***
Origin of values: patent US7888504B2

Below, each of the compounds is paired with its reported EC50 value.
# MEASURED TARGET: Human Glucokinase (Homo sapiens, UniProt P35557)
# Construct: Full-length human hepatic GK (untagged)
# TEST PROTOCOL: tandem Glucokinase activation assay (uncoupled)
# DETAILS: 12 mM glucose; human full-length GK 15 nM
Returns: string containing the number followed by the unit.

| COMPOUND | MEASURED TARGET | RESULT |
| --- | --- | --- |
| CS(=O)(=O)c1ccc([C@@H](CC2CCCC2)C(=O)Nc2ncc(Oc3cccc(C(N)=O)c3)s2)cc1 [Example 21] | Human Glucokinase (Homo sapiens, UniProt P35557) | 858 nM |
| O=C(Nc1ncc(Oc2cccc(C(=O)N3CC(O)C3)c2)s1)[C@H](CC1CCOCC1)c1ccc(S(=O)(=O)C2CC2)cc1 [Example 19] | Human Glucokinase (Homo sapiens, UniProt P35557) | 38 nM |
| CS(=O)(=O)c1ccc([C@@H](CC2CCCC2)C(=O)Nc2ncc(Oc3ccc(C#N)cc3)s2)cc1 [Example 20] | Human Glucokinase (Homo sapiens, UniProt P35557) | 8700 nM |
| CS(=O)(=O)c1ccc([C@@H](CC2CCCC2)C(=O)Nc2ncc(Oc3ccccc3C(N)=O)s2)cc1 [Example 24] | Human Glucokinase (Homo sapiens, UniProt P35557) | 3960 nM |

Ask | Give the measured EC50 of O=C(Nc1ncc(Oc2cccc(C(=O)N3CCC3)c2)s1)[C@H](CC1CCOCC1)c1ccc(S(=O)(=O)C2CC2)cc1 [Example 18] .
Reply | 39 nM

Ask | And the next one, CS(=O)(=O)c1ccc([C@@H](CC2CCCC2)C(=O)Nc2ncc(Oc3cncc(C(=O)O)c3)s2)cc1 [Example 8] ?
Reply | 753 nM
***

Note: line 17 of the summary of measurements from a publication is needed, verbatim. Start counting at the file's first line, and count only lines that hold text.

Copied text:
Reply | 753 nM